SAG's chief negotiator Doug Allen is out | EW.com

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SAG's chief negotiator Doug Allen is out

Is this finally the beginning of the end of Hollywood’s ongoing labor troubles? On Monday, moderate members of the Screen Actors Guild national board managed to oust Doug Allen, the union’s controversial national executive director and chief negotiator. The moderates, who enjoy a slim majority on the board, also broke up the negotiating committee and put a task force in its place – a development that could mean an end to the stalled talks with the Alliance of Motion Picture and Television Producers. In response, the union appointed David White, a former guild general counsel, to replace Allen as interim national executive director, while John T. McGuire, a longtime guild senior adviser, will assume the role as chief negotiator.

“This is a difficult time for SAG and a particularly challenging period for working actors,” said White in a statement released by SAG. “I am deeply committed to the guild and its members and I believe that, working with the national board, we can help guide this transition.”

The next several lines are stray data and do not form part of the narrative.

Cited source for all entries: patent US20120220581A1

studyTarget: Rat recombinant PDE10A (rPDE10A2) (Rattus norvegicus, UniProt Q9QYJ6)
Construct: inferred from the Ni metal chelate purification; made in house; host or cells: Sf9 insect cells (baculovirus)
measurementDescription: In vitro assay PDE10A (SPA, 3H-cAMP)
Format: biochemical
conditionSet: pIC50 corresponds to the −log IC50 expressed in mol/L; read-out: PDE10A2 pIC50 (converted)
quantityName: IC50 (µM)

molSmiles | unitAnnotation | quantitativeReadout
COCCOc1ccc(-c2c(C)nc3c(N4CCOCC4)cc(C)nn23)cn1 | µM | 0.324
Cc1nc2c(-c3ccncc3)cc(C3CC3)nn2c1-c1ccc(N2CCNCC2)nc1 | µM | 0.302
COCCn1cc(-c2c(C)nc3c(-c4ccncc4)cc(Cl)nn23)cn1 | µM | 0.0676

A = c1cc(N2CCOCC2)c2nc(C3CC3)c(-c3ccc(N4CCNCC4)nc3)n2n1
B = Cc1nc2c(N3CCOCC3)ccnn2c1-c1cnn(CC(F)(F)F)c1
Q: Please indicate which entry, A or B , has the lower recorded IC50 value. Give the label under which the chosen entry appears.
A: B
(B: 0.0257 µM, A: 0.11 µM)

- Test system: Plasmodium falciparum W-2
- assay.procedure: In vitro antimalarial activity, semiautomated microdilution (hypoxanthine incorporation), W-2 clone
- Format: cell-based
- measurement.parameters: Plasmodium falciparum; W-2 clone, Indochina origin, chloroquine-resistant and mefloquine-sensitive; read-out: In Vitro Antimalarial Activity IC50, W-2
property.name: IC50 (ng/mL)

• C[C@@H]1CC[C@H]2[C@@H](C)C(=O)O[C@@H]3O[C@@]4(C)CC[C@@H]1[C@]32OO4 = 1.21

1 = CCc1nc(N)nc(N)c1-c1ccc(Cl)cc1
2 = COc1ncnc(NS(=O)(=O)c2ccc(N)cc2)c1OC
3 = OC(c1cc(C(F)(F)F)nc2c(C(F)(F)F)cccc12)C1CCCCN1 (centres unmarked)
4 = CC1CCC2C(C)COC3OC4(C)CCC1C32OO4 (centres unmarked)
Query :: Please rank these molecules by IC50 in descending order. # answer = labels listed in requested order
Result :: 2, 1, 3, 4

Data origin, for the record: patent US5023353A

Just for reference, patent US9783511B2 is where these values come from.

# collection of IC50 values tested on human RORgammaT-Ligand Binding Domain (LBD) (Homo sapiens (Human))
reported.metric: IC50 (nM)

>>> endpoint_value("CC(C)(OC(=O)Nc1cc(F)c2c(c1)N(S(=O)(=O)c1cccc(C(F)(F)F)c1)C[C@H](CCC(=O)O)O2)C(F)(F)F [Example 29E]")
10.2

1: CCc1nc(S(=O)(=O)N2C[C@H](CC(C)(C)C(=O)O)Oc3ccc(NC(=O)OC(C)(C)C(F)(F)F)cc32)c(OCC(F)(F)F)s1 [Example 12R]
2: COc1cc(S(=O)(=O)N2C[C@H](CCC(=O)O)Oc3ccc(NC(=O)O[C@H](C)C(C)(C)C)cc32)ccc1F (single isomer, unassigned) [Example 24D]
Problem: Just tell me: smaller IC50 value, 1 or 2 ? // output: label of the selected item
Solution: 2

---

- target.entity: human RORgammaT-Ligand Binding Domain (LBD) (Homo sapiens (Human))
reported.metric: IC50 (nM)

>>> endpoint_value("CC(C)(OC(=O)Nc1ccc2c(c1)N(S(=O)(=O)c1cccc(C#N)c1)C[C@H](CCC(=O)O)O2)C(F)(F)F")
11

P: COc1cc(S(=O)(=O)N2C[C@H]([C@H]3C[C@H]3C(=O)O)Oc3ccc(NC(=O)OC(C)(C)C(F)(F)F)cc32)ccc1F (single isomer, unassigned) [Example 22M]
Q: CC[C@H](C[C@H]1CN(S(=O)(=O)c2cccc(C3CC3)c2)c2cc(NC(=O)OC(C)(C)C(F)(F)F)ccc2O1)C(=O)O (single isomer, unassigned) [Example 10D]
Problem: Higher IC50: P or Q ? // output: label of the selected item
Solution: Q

The actors have been working without a contract since June and Hollywood has been in limbo ever since, especially given the threats by Allen and SAG President Alan Rosenberg to seek a strike authorization vote from paid-up members. The vote was supposed to occur last week, but SAG ended up doing nothing. Instead, word surfaced that Allen was considering whether to just ask members to consider the latest (and apparently, final) offer from the conglomerates.

Fortunately, the union got to be the bearer of good news Sunday at its annual Screen Actors Guild Awards celebration in Hollywood, though the labor negotiations did manage to seep into the conversation. While collecting one of two awards for 30 Rock, creator and star Tina Fey joked about an ongoing thorn in SAG’s side – namely, the lack of Internet residuals. “I want to thank [my daughter] for her patience,” she said. “Some day she’ll be old enough to watch 30 Rock reruns on the Internet and understand where mommy was going at 6 a.m. every day for all that time. And she’ll look up at me and say, ‘What do you mean you don’t get residuals for this?’”